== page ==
- Unique styling
- Great safety features
- Roomy interior with good rear passenger space
- Some controls aren’t easy to use
- The boot isn’t as practical as rivals
- Large steering wheel
The V40 is a stylish hatchback that’s good to drive without compromising on comfort or equipment. The seats are super comfortable and it has an excellent driving position, giving you a great view of the road. The interior is upmarket with lots of space and some quality materials.
As with most Volvo cars, safety is incredibly good. The V40 features safety systems such as City Safety, which is Volvo’s active braking system that helps you to reduce or avoid an accident. It also has a solid body which adds to that extra feeling of safety.
The latest version launched in 2019 with the very distinctive ‘Thor’s Hammer’ style headlights, which gives it a stylish feel.
Volvo has done a great job with the V40’s interior layout and features. The floating centre console looks neat with space behind it for storage. Whilst the controls are well placed and designed with driver safety in mind, it still feels a bit crowded with small buttons that aren’t always easy to use.
The slightly oversized steering wheel can take a bit of getting used to, but apart from that, the driving position is excellent. With large, comfortable front seats, there’s plenty of space for both driver and front passenger, as well as for passengers in the back.
The general fit and finish of the interior is very good with a well-built, quality appearance. The cabin feels plush and upmarket. Boot space is good at 324 litres, which is big enough for several bags, but the boot design isn’t as practical as rivals such as the Focus or Golf.
The V40 provides a very pleasant drive. It’s solid and firmly planted on the road, with very little lean in the corners. It has a great driving position despite the large steering wheel. The steering is light which makes it easy to drive and park in busy towns and villages. However, you’re able to tighten up the steering with a flick of the switch, so the character of the car changes to suit out of town driving.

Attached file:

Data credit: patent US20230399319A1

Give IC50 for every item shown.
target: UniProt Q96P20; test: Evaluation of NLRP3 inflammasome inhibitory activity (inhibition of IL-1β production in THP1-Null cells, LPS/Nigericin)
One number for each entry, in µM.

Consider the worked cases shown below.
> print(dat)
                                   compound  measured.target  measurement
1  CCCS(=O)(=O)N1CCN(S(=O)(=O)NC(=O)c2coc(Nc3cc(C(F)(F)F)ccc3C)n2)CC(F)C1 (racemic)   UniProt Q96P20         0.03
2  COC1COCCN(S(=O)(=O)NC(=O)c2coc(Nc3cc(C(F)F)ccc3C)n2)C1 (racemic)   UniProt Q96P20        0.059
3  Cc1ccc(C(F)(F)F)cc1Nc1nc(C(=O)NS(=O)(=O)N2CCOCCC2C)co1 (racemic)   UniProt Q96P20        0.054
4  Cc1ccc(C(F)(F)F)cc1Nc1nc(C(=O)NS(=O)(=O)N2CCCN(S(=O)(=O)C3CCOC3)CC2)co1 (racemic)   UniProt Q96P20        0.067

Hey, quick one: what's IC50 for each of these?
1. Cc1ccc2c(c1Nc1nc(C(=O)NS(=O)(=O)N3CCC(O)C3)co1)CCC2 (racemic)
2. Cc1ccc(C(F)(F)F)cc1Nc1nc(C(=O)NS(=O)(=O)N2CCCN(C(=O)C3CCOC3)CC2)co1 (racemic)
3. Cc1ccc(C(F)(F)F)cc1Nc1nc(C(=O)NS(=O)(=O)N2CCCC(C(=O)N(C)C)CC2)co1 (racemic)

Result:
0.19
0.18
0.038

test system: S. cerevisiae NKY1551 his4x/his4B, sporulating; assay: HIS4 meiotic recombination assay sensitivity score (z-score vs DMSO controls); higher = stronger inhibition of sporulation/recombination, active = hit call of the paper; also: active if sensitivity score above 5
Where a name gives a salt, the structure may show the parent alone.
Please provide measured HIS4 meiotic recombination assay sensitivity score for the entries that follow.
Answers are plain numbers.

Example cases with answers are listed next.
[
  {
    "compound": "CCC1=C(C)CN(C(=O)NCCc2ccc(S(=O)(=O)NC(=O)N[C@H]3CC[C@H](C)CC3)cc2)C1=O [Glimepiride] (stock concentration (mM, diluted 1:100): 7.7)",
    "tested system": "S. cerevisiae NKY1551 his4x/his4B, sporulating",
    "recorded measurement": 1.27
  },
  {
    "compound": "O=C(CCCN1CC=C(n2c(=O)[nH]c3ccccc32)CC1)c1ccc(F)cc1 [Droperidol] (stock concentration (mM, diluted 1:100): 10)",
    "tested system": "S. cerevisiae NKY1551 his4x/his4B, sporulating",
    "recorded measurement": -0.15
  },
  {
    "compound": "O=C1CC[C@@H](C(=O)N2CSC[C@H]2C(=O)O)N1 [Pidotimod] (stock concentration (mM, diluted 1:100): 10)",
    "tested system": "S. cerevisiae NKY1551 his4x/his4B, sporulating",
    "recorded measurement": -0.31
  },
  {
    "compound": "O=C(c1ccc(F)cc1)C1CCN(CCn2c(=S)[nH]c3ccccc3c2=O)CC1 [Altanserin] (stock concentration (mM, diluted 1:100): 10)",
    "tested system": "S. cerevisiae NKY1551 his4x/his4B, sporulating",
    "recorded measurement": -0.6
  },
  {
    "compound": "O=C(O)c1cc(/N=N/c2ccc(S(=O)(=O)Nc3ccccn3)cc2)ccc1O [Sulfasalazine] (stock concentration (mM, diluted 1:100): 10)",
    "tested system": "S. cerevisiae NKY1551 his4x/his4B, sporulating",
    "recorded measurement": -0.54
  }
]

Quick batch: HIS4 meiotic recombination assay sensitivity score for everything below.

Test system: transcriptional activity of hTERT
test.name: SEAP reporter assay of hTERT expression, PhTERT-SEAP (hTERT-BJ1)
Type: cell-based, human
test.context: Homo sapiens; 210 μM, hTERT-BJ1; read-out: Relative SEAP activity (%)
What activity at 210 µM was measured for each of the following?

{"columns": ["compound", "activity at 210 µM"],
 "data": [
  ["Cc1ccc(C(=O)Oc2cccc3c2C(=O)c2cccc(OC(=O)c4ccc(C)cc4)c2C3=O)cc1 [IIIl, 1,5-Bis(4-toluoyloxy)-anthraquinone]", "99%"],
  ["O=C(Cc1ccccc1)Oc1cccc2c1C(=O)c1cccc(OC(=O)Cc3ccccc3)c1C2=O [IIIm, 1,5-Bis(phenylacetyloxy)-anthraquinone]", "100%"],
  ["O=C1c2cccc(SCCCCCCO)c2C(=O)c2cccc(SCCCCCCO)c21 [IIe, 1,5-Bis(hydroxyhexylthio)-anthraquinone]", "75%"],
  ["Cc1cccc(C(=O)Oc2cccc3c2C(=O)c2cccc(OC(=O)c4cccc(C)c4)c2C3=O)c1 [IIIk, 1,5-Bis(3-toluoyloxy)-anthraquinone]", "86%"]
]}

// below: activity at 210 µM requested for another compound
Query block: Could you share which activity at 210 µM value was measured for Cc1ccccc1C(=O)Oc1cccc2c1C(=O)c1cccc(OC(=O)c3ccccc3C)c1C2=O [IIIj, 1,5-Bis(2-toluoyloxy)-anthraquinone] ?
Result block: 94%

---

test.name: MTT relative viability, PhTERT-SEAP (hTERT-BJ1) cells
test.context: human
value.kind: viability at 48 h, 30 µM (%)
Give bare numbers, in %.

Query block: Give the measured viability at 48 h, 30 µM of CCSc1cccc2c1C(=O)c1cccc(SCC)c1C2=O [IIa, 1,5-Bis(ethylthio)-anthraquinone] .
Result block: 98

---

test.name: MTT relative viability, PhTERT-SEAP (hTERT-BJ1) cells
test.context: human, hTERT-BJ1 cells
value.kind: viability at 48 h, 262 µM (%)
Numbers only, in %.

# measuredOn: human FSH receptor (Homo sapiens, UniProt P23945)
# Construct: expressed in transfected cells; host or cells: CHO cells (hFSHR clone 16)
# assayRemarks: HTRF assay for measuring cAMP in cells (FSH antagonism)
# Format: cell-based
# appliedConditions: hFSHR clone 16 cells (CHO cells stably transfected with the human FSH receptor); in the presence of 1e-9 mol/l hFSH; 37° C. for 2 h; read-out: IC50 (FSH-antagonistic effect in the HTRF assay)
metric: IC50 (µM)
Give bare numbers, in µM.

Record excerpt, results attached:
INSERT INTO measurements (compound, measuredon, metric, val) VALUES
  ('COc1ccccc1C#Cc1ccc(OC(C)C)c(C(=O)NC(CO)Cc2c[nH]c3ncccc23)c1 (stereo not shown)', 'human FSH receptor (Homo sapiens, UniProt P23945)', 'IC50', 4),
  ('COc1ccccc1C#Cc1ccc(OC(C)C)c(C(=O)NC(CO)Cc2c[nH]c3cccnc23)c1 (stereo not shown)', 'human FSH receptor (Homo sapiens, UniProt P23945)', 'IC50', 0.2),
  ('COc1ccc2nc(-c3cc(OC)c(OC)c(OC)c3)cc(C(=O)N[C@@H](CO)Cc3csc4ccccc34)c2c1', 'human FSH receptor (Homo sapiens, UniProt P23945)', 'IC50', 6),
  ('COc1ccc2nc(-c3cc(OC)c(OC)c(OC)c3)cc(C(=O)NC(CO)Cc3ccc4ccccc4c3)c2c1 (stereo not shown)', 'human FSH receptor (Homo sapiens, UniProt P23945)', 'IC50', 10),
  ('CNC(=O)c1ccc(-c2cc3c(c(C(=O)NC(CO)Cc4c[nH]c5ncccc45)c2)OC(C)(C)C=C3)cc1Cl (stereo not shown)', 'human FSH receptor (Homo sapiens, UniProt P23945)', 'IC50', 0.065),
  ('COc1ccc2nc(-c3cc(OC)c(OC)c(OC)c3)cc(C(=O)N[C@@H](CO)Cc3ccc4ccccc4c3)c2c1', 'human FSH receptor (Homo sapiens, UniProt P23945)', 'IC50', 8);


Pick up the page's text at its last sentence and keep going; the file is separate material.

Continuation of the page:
The decent engines provide plenty of power for acceleration and effortless cruising on major roads. The entry-level T2 petrol and D2 diesel are both adequate and prioritise efficiency over performance. The automatic gearboxes are usually the better choice. Try to find a D3 diesel if you want a little more performance while retaining a degree of efficiency. The T3 and former range-topping T5 will provide even more power.
You’ll pay less for the V40 than you will for most of the equivalent Volkswagen Golfs and around the same amount as for a Ford Focus or Vauxhall Astra rival. Despite its excellent safety reputation and systems, the V40 does tend to fall into higher insurance groups than its rivals, while road tax is on par.
Volvo introduced some fantastic engines with its Drive-e technology so you’ll benefit from crisp performance while enjoying fuel consumption figures as good as 83 mpg in the D2.
Generally, the V40 scores well on reliability so you shouldn’t have any issues.
The V40 is well respected for its safety standards and equipment, with Euro NCAP giving it a maximum of five stars when crash tested.
Best for economy - D2 (2.0-litre) Momentum
Best for family - T2 Momentum
Best for fun - T5 R-Design
Going middle of the range with the V40 is a great option, which will give you a choice of the 2.0-litre D2, D3, T2 or T3 engines. Unless you spend all your time in town, the D3 doesn’t have to work as hard as the D2 and is more pleasant to drive on longer journeys. The T3 is still fairly economical giving you the best blend of reasonable performance and economy, when compared with the T2 if you choose petrol power.
Look for the Momentum or even the Inscription models for the best equipment. Go for the R-Design for a stylish feel. If you want the SUV look with a raised ride height, the Cross Country should be suitable.